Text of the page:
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Nandigram, Khammam and CPI(M)’s Double Standards

Posted by Indian Vanguard on August 21, 2007

Khammam – 8 peasants struggling for land killed in police firing

Response of Congress Government of AP:

  • Firing ‘unfortunate’;
  • Judicial enquiry underway;
  • Blames ‘naxalite’ participation in rally and ‘provocation by the protestors’
  • Chief Minister need not resign

Nandigram: 14 peasants struggling for land killed in firing by police and CPI(M) cadres

Response of CPI(M) Government of W Bengal:

  • Firing ‘unfortunate’;
  • Judicial enquiry underway;
  • Blames ‘naxalite’ participation in protest and ‘provocation by the protestors’
  • Chief Minister need not resign

The massacre of peasants at Nandigram on March 14 had evoked an explosion of outrage among the Left intelligentsia. Many intellectuals broke ranks with the CPI(M) after Nandigram, choosing to side with the valiant struggle of the Nandirgam peasantry. Intellectuals close to the CPI(M), however, had issued a statement that had expressed pain and anguish at the incident while continuing to assert faith in the progressive intentions and democratic credentials of the CPI(M)-led LF Government in
West Bengal. Many of these intellectuals , supporters of CPI(M), are teachers at JNU – like Prof. Prabhat Patnaik, Utsa Patnaik, Jayati Ghosh and others.

Of course, this statement, while expressing pain at the loss of life and injuries of the Nandigram victims, had stopped short of expressing solidarity with the Nandigram peasants’ struggle to defend their land. One can’t but help contrasting this with the excellent statement signed by many of the selfsame intellectuals in the wake of the Khammam firing. That statement unstintedly expresses “our total solidarity with the mass upsurge of the poor for land”. Is a mass upsurge of peasantry for land to be recognised as such only when led by one’s own party?

But what is to be appreciated is that these intellectuals loyal to the CPI(M), in their statement on Nandigram, had been confident that the CPI(M)-led Government of West Bengal genuinely regretted the firing and was committed to ensuring justice for the victims.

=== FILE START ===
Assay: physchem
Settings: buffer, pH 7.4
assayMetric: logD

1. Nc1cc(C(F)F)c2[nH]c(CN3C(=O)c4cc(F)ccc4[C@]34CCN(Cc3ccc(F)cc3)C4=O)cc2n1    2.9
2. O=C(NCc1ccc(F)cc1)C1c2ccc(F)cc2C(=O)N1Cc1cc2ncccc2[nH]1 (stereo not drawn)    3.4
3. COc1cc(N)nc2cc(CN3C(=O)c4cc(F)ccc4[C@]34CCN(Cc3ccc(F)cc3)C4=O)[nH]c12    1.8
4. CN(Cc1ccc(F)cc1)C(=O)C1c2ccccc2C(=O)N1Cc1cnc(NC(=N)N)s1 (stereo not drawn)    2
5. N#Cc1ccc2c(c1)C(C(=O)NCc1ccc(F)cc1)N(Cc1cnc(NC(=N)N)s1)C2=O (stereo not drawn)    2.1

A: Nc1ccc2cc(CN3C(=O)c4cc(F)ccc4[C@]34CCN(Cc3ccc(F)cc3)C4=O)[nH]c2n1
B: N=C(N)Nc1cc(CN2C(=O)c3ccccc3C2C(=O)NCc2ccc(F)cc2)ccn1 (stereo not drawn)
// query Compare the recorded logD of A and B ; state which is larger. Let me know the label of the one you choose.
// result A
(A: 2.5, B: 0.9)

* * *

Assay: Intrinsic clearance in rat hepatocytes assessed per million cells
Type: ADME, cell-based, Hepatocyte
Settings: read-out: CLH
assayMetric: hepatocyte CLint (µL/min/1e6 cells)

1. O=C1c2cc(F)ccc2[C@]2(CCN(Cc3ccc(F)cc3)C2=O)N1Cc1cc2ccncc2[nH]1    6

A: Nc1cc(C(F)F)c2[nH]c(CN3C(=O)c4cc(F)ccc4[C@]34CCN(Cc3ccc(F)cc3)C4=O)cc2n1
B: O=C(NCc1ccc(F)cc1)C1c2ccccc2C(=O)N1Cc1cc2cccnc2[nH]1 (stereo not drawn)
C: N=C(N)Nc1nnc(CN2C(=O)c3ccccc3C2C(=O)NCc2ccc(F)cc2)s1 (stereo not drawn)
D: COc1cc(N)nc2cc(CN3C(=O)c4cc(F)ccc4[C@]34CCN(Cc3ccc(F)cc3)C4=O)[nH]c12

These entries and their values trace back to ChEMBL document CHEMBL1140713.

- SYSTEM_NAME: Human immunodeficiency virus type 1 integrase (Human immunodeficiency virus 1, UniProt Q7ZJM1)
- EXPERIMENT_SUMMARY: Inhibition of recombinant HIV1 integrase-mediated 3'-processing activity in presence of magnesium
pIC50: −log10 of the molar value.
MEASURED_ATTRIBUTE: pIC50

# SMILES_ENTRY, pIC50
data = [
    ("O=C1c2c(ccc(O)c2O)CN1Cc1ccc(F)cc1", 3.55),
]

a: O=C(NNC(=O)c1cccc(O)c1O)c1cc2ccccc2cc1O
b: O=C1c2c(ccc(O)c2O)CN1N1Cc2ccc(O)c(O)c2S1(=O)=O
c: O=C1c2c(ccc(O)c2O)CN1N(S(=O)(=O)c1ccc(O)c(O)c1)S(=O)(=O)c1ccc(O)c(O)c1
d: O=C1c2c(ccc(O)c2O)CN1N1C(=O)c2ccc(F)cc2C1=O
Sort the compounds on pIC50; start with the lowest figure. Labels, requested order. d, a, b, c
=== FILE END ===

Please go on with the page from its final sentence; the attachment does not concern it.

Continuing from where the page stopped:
Their statement declared that ” nobody belonging to the Left would ever justify repressive action against peasants and workers who are the basic classes of the Left“, had termed the “tragedy at Nandigram” to be “an entirely unanticipated, unjustified and unfortunate turn of events “, and had confidently claimed that “the state government has committed itself to recompensing the families of the victims“. In view of the state government’s efforts, these supporters of CPI(M) had then appealed for some closure so as “not to let the wounds of Nandigram become festering sores.”

Has the CPI(M) lived up to this confidence reposed in it by its own loyalists?

Consider the following statements made by senior CPI(M) leaders following the Khammam firing:

At Khamman, the situation had not warranted police firing…Only some brickbats had been thrown. But, at Nandigram, the police were forced to open fire” – CPI(M) PB Member and former WB Chief Minister Jyoti Basu, Hindu, July 31

“The CPI-M is not at all ashamed of the Nandigram incident and the question of giving compensation to families of those killed in police firing on 14 March or taking action against police officials doesn’t ariseAt the best we can offer some pity.” – CPI-M Central Committee member Benoy Konar (Statesman July 31) (emphasis ours)

“(At Nandigram) it was a revolt against the state and an elected government’s authority. In Andhra, we did not wage any armed struggle against the government, but launched a people’s movement asking it to fulfil its electoral promise of land reforms.” – Konar, Telegraph, July 31

Is the Nandigram firing really “unjustified” according to the CPI(M)? Clearly not. The CPI(M), in fact, is belying the confidence of its supporters that “nobody on the Left would ever justify” police firing of workers and peasants. In exactly the same manner as AP Chief Minister YSR and the Congress are justifying the Khammam firing by claiming ‘provocation’ and ‘violence’ by ‘Naxalites’, CPI(M)’s topmost leaders (including the veteran Jyoti Basu) continue to claim that the police firing at Nandigram was required, necessary.

Is the CPI(M)-led Government accepting the responsibility for compensation to those who lost loved ones, livelihoods (being unable to work due to severe and debilitating injuries including widespread loss of eyesight), and homes as a result of the repression? Far from it, CPI(M) leaders are saying that the question of paying compensation or punishing even police officials does not arise. To add insult to injury, they have the temerity to “at best” offer a grudging “pity”.

Comrade Basu and Konar, weren’t the martyrs of Nandigram also CPI(M) cadres, comrades of the Khammam martyrs, until the threat of land grab by the CPI(M) Government? Weren’t the peasants of Nandigram inspired by the legacy of the Left-led Tebhaga movement just as those at Khammam were inspired by the legacy of the Left-led Telengana movement? At Khammam peasants were asking the Government to implement land reforms; at Nandigram, they were demanding that the Government keep its promise of ‘land to the tiller’, and stop handing over poor peasants’ lands to corporate houses.

Isn’t CPI(M)’s crude and callous justification of the Nandigram firing an insult –not just to the martyrs of Nandigram – but also to the martyrs of Khammam, and to the expectations of its own most loyal supporters among the intellectuals?

For a discussion of the deep discomfort of CPI(M) intellectuals over Nandigram, and CPI(M)’s own total refusal to address their concerns, see

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